The BBA is organized under a similar structure as the Baseball Writers of America, where blogs that follow the same team are combined into “chapters” and only two votes from the chapter on an award are counted. The blog chapters that are focused on general baseball were allowed two votes as well, which they could use both on the same league or split between the two leagues.

Chapters generally followed one of two methods when casting their ballot. Either representatives of the chapter were given the ballots for voting or a “group ballot” was posted, accounting for both of their votes.

Notably, though the Alliance’s awards come out well before their official counterparts, the BBA selections have matched those of the Baseball Writers of America in all but two instances in the past two years. This, of course, does not include the Goose Gossage Award that is exclusive to the BBA.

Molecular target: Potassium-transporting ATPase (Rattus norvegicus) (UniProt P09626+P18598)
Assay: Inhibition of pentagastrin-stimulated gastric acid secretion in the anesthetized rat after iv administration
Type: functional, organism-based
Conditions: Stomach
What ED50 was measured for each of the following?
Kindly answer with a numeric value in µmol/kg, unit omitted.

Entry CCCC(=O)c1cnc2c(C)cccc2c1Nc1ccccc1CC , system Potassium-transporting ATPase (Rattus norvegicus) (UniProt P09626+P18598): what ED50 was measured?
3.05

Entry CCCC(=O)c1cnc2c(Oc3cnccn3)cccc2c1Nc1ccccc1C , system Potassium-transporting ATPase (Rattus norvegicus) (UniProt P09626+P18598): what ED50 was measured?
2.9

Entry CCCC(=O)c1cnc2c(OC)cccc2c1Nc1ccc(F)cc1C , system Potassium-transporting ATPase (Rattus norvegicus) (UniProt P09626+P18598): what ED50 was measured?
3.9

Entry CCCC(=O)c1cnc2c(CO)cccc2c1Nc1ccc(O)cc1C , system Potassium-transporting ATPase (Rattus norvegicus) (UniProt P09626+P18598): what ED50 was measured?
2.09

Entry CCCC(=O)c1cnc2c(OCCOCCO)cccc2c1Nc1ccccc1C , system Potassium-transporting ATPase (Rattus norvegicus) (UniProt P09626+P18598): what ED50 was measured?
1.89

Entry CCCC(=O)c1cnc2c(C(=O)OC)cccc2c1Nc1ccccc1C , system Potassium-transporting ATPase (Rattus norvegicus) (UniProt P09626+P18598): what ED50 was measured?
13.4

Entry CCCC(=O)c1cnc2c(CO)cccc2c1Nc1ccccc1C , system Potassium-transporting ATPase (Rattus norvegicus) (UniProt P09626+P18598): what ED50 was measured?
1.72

Ballots are posted on the respective blogs and for this award, were tabulated on a 5-3-1 point scale for first through third place. In the interest of transparency, links are given below for the ballots. Chapter affiliation is in parenthesis. Those chapters that decided on the group method are noted with an asterisk.

American League
Baltimore Sports and Life (Baltimore)
Baseball Is My Boyfriend (Texas)*
The Blue Jay Hunter (Toronto)
Boston Red Thoughts (Boston)*
Camden Crazies (Baltimore)
Contract Year (Oakland)*
Detroit Tigers Scorecard Blog (Detroit)
The Flagrant Fan (General)
Infield Fly (Toronto)
Kings of Kauffman (Kansas City)*
Lady At The Bat (New York)
Misc. Baseball (History)
North Dakota Twins Fan (Minnesota)
Old English D (Detroit)
The Rays Rant (Tampa Bay)
Seattle Mariners Musings (Seattle)
The Tribe Daily (Cleveland)*
Twins Trivia (Minnesota)
Victoria Seals Baseball Blog (Other)

National League
Appy Astros (Houston)
Bernie’s Crew (Milwaukee)*
Blog Red Machine (Cincinnati)
Cincinnati Reds Blog (Cincinnati)
Dugger Sports (Philadelphia)
The Eddie Kranepool Society (New York)*
The Flagrant Fan (General)
Misc. Baseball (History)
RetroSimba (St. Louis)
Rockies Woman (Colorado)
Victoria Seals Baseball Blog (Other)
Where Have You Gone, Andy Van Slyke? (Pittsburgh)*